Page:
Optical
Magnification
By David Knight
Thin lens formulae
For those who use cameras and lenses (as apposed to those who design
them), most calculations relating to field-of-view (FOV) and
magnification can be performed by using the concept of the idealised
equivalent symmetric thin lens. A converging (bi-convex) lens of this
type is depicted below, with its attendant ray diagram. Note that,
since the lens is symmetric, it works the same regardless of which way
the light is travelling. Thus it has two focal points, one on
each side, both at distance f (the focal length) from the plane of the
lens. The focal point is defined as the point at which an ideal lens
brings light from infinity to a focus.
The idealised converging lens has the following
properties:
1) Light rays travelling parallel to the axis are deflected in such a
way as to make them pass through a focal point (and light rays passing
through a focal point are deflected to run parallel to the axis)
2) Light rays passing through the centre of the lens are undeflected.
The first condition follows from the
definition of the focal point. The second condition arises because the
front and back surfaces at the centre of the lens are parallel, so that
the deflection of the ray as it enters the glass is reversed as it
leaves the glass. Since the lens is thin (and especially if the ray is
nearly perpendicular to the surface, the lateral displacement on
passing through the glass is negligible. Taken together, the two
conditions give rise to the
thin lens formula:
1
u |
+ |
1
v |
= |
1
f |
. . . . . . . . |
(1) |
where u (the 'object distance') is the distance from the object to the
lens plane, and v (the 'image distance') is the distance from the image
to the lens plane. 'Proof' of this relationship is given by the
boundary conditions (i.e., by what happens at the extremes of the
possible values of u and v). Thus when u
→∞,
1/u
→0
and v=f. Similarly, when v
→∞,
1/v
→0
and u=f. In other words, the formula arises because the lens brings
light from infinity to a point.
The magnification due to the lens is
defined as the height of the image divided by the height of the object:
m = h
_{i} / h
_{o}
but, looking at the diagram we can see that:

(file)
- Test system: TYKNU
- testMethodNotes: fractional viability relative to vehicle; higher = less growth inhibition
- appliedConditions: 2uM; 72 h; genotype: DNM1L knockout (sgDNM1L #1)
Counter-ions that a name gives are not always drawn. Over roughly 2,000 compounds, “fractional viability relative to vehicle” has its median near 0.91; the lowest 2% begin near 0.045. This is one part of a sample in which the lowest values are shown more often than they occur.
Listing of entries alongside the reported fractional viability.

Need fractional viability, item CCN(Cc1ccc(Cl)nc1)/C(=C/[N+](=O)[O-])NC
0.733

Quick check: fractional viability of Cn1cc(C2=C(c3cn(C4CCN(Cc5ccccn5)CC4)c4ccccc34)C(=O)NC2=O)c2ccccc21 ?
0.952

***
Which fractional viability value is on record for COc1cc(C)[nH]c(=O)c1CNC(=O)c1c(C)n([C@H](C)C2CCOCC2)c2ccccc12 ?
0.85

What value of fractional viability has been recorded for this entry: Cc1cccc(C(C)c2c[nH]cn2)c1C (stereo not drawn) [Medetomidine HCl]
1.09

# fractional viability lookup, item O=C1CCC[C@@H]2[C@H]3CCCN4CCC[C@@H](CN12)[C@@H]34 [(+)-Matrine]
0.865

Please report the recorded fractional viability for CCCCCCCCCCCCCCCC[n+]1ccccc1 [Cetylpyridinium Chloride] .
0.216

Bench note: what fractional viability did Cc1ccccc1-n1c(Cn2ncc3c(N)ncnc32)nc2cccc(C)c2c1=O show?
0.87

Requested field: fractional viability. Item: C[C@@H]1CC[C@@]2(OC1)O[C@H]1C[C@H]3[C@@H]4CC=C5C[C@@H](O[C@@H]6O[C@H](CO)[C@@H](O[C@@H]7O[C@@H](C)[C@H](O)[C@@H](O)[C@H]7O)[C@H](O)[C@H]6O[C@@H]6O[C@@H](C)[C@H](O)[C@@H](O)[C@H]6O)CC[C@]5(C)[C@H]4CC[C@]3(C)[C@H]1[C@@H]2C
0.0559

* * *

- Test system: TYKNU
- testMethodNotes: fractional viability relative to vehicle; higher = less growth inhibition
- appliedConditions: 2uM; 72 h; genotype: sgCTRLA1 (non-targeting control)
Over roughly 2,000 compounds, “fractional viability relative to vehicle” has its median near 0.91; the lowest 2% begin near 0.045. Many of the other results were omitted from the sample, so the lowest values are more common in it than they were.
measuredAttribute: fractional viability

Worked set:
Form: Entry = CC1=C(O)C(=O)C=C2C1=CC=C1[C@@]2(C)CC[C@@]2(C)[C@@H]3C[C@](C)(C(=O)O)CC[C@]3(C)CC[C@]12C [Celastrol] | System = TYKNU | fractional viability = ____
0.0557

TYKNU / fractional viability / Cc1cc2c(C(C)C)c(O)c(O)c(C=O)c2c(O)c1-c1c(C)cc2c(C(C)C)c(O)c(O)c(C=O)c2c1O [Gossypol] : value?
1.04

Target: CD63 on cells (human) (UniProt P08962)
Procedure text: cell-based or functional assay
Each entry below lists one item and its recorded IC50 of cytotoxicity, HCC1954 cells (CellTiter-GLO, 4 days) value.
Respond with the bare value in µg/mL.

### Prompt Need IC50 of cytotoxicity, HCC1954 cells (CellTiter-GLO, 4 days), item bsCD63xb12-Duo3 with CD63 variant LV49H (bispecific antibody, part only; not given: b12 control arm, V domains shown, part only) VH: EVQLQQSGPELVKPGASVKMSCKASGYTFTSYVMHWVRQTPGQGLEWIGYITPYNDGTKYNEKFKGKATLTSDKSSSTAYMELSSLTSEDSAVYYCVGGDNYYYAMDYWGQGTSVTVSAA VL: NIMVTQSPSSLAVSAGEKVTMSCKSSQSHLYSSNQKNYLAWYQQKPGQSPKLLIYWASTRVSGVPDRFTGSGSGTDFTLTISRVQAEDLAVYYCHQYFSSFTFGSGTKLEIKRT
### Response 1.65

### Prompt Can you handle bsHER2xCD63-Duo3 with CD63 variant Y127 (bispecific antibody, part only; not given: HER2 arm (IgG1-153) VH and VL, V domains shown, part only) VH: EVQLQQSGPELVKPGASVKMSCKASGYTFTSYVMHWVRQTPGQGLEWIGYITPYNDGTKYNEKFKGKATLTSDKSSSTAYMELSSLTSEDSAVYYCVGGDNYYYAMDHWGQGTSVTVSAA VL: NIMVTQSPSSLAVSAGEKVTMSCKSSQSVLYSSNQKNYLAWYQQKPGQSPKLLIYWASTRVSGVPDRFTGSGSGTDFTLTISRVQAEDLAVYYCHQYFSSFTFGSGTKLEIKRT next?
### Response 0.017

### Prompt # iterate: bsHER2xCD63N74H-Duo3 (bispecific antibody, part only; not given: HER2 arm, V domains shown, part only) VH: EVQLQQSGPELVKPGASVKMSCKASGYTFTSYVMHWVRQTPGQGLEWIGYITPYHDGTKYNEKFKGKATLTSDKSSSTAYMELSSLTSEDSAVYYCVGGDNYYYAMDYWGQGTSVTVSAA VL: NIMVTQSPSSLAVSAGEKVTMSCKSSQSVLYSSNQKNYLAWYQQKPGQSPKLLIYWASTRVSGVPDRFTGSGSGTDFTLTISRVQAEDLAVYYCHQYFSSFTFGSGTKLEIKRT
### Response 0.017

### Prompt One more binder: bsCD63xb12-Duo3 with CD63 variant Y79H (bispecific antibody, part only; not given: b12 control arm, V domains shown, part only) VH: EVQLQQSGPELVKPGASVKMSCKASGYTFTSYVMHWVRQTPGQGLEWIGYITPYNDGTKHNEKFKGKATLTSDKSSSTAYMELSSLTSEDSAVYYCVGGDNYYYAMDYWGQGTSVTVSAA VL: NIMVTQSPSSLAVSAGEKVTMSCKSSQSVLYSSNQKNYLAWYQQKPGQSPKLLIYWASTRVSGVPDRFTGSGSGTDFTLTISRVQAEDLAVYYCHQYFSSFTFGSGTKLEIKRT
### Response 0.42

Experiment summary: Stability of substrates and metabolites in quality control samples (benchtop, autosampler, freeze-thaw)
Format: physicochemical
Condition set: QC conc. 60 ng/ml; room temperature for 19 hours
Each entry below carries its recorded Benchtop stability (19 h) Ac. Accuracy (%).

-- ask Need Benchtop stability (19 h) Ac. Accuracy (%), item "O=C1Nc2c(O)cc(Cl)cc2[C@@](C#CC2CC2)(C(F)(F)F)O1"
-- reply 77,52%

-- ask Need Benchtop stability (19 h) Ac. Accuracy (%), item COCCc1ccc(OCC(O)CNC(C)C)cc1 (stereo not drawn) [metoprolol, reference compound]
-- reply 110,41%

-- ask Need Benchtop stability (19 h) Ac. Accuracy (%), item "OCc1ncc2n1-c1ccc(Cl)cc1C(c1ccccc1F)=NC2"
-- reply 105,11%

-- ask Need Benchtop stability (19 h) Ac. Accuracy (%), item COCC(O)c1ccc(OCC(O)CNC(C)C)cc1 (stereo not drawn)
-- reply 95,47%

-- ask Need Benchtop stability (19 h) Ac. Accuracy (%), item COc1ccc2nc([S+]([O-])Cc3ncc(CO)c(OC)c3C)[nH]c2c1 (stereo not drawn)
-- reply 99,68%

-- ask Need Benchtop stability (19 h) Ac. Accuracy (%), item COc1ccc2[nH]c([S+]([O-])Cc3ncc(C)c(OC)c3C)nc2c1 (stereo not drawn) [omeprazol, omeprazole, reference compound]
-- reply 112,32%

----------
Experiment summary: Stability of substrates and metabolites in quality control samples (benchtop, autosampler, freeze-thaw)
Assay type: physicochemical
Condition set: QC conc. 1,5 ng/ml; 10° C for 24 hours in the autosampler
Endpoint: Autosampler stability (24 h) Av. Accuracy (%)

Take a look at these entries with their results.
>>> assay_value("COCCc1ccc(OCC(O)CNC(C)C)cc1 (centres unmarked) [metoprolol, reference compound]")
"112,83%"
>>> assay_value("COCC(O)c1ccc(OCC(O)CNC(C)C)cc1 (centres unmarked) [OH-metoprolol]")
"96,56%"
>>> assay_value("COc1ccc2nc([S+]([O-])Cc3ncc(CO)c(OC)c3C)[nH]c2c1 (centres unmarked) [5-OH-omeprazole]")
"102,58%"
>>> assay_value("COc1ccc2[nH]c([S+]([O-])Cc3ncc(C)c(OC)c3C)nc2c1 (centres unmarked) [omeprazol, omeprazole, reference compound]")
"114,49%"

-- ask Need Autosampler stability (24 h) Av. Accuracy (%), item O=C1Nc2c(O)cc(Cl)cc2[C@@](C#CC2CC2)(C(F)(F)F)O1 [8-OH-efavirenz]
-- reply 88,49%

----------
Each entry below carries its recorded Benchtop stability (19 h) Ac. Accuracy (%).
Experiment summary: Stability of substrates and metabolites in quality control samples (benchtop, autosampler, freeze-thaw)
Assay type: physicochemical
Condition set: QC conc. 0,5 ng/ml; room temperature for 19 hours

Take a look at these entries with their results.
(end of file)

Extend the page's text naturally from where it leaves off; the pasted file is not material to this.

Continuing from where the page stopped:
Tanθ = h
_{o} / u = h
_{i}
/ v
which tells us that
h
_{i} / h
_{o} = v / u
i.e.;
We can also obtain more formulae for the magnification as follows:
Firstly, multiply equation (
1)
throughout by v. This gives:
(v/u) + (v/v) = v/f
i.e., substituting for v/u using (
2):
m + 1 = v/f
hence:
m = ( v / f ) - 1 = (v - f) /
f |
(3) |
also, we can multiply equation (
1)
throughout by u, which gives:
1 + 1/m = u/f
i.e.,
m = 1 / [ (u/f) -1 ]
which, upon multiplying top and bottom of the right hand side by f
gives:
Unit
magnification
From equation (
2)
we can see that unit magnification (m=1), also known as the 1:1 macro
condition, occurs when v = u. If we put this into equation (
1)
we get:
2 / u = 1/f
i.e.:
u = v = 2f
Unit magnification occurs when the lens is placed at a distance of
twice the focal length from the image plane (note however, that this
rule only applies to symmetric lenses).
Practical
camera lenses
Unfortunately, simple thin lenses do not bring light rays from a point
on the object to a perfect point in the image. There are numerous
optical defects, such as spherical aberration and chromatic aberration,
and these place a limit on the sharpness of the resulting image. Hence
lens designers add extra elements (i.e., extra simple lenses), with a
view to cancelling the various aberrations to some acceptable degree.
These attentions bring the system closer to the ideal in terms of ray
convergence, but the resulting compound lens is no longer thin.
The camera lens designer must also work
to the specification of the lens mount, which means that some lenses,
particularly wide-angle types, cannot be made symmetric when the
distance from the exit aperture to the image plane is greater than the
required focal length (the lens must be able to focus at ∞).
A further consideration is that digital camera sensors suffer from
sensitivity fall-off for light rays arriving at angles far from the